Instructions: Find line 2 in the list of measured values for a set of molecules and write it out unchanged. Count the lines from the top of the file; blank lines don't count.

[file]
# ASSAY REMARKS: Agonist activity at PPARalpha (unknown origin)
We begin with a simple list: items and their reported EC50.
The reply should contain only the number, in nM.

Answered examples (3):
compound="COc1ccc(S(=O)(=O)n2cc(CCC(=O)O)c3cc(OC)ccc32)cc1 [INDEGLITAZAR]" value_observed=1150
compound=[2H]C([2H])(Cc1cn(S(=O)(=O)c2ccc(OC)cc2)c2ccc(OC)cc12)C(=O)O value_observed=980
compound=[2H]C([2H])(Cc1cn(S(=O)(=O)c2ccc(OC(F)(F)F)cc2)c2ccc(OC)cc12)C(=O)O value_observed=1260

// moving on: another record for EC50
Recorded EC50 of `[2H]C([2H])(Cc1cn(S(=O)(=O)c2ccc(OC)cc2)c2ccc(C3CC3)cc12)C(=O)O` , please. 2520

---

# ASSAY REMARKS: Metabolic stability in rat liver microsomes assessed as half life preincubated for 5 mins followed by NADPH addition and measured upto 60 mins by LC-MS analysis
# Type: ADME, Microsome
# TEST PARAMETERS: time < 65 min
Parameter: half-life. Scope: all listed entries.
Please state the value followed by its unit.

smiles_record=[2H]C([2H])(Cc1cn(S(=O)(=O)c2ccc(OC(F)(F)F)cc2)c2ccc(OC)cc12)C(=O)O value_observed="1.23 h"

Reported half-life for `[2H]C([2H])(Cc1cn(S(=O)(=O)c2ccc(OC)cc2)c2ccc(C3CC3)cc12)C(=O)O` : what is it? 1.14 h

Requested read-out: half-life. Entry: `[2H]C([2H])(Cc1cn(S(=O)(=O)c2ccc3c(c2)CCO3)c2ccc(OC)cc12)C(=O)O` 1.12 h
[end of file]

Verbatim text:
We begin with a simple list: items and their reported EC50.